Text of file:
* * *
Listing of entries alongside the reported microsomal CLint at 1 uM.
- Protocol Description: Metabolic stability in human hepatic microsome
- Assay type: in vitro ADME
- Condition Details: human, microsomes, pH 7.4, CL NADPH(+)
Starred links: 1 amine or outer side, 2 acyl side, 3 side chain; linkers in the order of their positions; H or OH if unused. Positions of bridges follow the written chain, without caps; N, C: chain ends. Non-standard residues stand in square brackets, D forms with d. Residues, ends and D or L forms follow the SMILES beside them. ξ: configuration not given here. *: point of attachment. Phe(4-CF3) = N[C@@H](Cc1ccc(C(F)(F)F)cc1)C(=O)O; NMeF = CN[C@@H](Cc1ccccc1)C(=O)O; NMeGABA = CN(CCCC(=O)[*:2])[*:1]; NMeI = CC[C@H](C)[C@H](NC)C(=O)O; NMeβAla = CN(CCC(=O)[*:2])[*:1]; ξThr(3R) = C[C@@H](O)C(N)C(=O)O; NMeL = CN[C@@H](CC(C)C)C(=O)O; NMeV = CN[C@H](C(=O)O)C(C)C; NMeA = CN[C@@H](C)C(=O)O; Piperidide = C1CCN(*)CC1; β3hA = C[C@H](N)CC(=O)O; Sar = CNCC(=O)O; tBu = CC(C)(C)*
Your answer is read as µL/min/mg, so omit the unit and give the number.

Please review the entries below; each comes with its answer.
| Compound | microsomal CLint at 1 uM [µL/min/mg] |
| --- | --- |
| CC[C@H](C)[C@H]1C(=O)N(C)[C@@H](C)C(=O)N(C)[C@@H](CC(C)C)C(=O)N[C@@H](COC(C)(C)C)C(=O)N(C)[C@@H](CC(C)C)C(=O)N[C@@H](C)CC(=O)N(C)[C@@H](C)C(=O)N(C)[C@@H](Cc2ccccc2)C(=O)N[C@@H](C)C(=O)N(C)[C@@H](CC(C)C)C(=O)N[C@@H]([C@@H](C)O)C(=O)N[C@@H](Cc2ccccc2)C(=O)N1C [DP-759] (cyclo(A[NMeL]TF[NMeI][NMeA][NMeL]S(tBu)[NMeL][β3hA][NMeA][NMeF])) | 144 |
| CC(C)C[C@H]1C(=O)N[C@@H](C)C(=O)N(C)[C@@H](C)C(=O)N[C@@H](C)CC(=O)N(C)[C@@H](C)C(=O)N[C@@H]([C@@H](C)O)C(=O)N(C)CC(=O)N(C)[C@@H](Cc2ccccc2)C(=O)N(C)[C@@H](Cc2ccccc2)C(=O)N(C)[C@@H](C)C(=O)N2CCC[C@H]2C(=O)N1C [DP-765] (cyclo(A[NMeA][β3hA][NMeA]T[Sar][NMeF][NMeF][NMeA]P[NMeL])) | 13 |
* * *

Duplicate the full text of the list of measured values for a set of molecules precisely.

Listing of entries alongside the reported microsomal CLint at 1 uM.
- Protocol Description: Metabolic stability in human hepatic microsome
- Assay type: in vitro ADME
- Condition Details: human, microsomes, pH 7.4, CL NADPH(+)
Starred links: 1 amine or outer side, 2 acyl side, 3 side chain; linkers in the order of their positions; H or OH if unused. Positions of bridges follow the written chain, without caps; N, C: chain ends. Non-standard residues stand in square brackets, D forms with d. Residues, ends and D or L forms follow the SMILES beside them. ξ: configuration not given here. *: point of attachment. Phe(4-CF3) = N[C@@H](Cc1ccc(C(F)(F)F)cc1)C(=O)O; NMeF = CN[C@@H](Cc1ccccc1)C(=O)O; NMeGABA = CN(CCCC(=O)[*:2])[*:1]; NMeI = CC[C@H](C)[C@H](NC)C(=O)O; NMeβAla = CN(CCC(=O)[*:2])[*:1]; ξThr(3R) = C[C@@H](O)C(N)C(=O)O; NMeL = CN[C@@H](CC(C)C)C(=O)O; NMeV = CN[C@H](C(=O)O)C(C)C; NMeA = CN[C@@H](C)C(=O)O; Piperidide = C1CCN(*)CC1; β3hA = C[C@H](N)CC(=O)O; Sar = CNCC(=O)O; tBu = CC(C)(C)*
Your answer is read as µL/min/mg, so omit the unit and give the number.

Please review the entries below; each comes with its answer.
| Compound | microsomal CLint at 1 uM [µL/min/mg] |
| --- | --- |
| CC[C@H](C)[C@H]1C(=O)N(C)[C@@H](C)C(=O)N(C)[C@@H](CC(C)C)C(=O)N[C@@H](COC(C)(C)C)C(=O)N(C)[C@@H](CC(C)C)C(=O)N[C@@H](C)CC(=O)N(C)[C@@H](C)C(=O)N(C)[C@@H](Cc2ccccc2)C(=O)N[C@@H](C)C(=O)N(C)[C@@H](CC(C)C)C(=O)N[C@@H]([C@@H](C)O)C(=O)N[C@@H](Cc2ccccc2)C(=O)N1C [DP-759] (cyclo(A[NMeL]TF[NMeI][NMeA][NMeL]S(tBu)[NMeL][β3hA][NMeA][NMeF])) | 144 |
| CC(C)C[C@H]1C(=O)N[C@@H](C)C(=O)N(C)[C@@H](C)C(=O)N[C@@H](C)CC(=O)N(C)[C@@H](C)C(=O)N[C@@H]([C@@H](C)O)C(=O)N(C)CC(=O)N(C)[C@@H](Cc2ccccc2)C(=O)N(C)[C@@H](Cc2ccccc2)C(=O)N(C)[C@@H](C)C(=O)N2CCC[C@H]2C(=O)N1C [DP-765] (cyclo(A[NMeA][β3hA][NMeA]T[Sar][NMeF][NMeF][NMeA]P[NMeL])) | 13 |